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The Gateway to Astronaut Photography of Earth

(NASA Crew Earth Observations)

Photographing the Earth from the International Space Station

Astronaut Photography of Earth - Display Record


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File NameFile Size (bytes)WidthHeightAnnotatedCroppedPurposeComments
View ISS005-E-21572.JPG 45656540405 Yes Yes NASA's Earth Observatory web site
View ISS005-E-21572.JPG 61665639435 No No From STIC, color adjusted
View ISS005-E-21572_2.JPG 82639540405 Yes Yes Presentation
View ISS005-E-21572.JPG 218531540356 Scientist RequestOnline Publication
View ISS005-E-21572.JPG 245632540405 Photographic Highlights(540 px resized images)
View ISS005-E-21572_3.JPG 4283041024768 Yes Yes Presentation
View ISS005-E-21572.JPG 7100991000754 No Yes NASA's Earth Observatory web site
View ISS005-E-21572.JPG 7748851000659 Yes PresentationColor adjusted
View ISS005-E-21572.JPG 8615721024768 Photographic Highlights(actual files used)
View ISS005-E-21572.JPG 129205030322064 No No From STIC, color adjusted

Electronic Image Data

Camera Files >> No sound file available.


Mission: ISS005 Roll: E Frame: 21572 Mission ID on the Film or image: ISS005
Country or Geographic Name: AUSTRALIA-Q
Center Point: Latitude: Longitude: (Negative numbers indicate south for latitude and west for longitude)
Stereo: (Yes indicates there is an adjacent picture of the same area)


Camera Tilt: Low Oblique
Camera Focal Length: 800mm
Camera: E4: Kodak DCS760C Electronic Still Camera
Film: 3060E : 3060 x 2036 pixel CCD, RGBG array.


Film Exposure:
Percentage of Cloud Cover: 25 (11-25)


GMT Date: 20021127 (YYYYMMDD) GMT Time: 050711 (HHMMSS)
Nadir Point Latitude: -22.5, Longitude: 152.6 (Negative numbers indicate south for latitude and west for longitude)

Nadir to Photo Center Direction: West
Sun Azimuth: 261 (Clockwise angle in degrees from north to the sun measured at the nadir point)
Spacecraft Altitude: 215 nautical miles (398 km)
Sun Elevation Angle: 41 (Angle in degrees between the horizon and the sun, measured at the nadir point)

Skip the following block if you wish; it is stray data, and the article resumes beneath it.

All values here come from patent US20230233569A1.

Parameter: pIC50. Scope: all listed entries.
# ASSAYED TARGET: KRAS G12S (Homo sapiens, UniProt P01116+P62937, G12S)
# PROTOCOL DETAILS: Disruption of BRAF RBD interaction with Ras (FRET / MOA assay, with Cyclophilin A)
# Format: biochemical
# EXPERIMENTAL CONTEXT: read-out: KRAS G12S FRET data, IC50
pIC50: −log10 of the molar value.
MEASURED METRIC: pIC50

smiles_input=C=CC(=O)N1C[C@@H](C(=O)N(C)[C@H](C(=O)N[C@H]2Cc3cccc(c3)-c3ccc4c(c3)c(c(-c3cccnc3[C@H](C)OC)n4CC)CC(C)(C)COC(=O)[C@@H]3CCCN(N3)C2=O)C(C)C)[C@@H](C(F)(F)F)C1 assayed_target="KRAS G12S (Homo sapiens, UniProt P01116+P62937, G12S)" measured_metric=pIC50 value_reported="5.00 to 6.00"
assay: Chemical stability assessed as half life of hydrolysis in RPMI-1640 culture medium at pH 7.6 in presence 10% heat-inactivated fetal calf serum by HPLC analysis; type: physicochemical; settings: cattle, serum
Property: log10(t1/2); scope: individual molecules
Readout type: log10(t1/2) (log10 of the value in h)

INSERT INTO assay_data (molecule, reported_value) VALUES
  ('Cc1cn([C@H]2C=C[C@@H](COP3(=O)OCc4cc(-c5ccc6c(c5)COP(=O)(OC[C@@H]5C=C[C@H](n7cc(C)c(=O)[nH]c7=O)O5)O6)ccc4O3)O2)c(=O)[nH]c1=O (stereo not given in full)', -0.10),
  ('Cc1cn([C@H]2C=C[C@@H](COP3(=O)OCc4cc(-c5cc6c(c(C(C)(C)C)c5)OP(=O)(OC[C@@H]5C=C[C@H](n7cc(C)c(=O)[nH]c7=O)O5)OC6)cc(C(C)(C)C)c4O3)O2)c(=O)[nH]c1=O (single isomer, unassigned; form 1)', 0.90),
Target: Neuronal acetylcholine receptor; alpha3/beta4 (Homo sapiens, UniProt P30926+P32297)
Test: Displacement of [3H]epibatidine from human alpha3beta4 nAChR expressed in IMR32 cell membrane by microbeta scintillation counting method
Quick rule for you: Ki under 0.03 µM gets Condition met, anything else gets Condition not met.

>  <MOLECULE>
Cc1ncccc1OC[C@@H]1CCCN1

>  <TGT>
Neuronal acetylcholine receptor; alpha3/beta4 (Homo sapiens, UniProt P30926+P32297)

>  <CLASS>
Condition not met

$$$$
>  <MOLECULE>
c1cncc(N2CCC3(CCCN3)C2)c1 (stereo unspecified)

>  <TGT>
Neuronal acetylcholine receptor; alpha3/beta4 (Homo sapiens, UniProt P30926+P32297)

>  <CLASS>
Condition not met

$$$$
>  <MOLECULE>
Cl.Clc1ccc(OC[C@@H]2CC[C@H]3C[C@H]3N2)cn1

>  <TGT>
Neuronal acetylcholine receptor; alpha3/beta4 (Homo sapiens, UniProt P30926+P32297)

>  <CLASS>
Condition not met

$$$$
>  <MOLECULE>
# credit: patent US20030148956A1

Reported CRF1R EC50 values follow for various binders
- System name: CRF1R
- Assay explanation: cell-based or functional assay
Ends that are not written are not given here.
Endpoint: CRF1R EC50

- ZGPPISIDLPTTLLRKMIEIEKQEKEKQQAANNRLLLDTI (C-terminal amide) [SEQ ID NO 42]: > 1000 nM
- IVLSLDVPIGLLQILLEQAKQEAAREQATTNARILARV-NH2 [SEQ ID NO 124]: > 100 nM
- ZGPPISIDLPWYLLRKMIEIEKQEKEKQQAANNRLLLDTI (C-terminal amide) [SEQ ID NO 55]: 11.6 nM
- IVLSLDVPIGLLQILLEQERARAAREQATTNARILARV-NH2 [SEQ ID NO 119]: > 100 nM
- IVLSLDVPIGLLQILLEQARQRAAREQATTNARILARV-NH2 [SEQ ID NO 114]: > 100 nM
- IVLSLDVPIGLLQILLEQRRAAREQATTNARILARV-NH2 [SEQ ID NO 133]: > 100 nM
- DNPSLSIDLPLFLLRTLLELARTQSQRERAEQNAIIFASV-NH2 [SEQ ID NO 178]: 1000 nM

Orbit Number: 2949


Detailed imagery taken by astronauts from the International Space Station (ISS) provides a new way of looking at many features on the Earth’s surface. This image captures a plankton bloom in the Capricorn Channel off the Queensland coast of Australia. The whispy pattern of the bloom suggests that the plankton are Trichodesmium—a photosynthetic cyanobacteria, also called “sea saw dust” that is common in the world’s oceans. Trichodesmium is frequently observed around Australia this time of year. In fact, Captain Cook’s ship logs written while he was sailing in Australian waters in the 1700s contain detailed descriptions of Trichodesmium blooms. Trichodesmium species are particularly important because of their role as primary producers: by sheer abundance, they fix a large amount of CO2 and N2.

Astronauts frequently photograph large plankton blooms during their missions because a significant portion of the ISS orbits cross long stretches of ocean. In the process, astronauts become acute observers of subtle changes in sea surface dynamics. Imagery of surface plankton blooms are multi-dimensional (in space and time) visualizations for the unique physical and chemical circumstances that support the blooms. Astronauts are trained and encouraged to document phytoplankton blooms, and to make repeated observations to better understand the longevity and temporal variations of the blooms. Only recently have astronauts had the capability of documenting these ocean features at high resolution—we estimate that each pixel in this image represents a square with sides of 6-8 m. The inset box shows zooms in on part of the bloom to illustrate the level of detail available.

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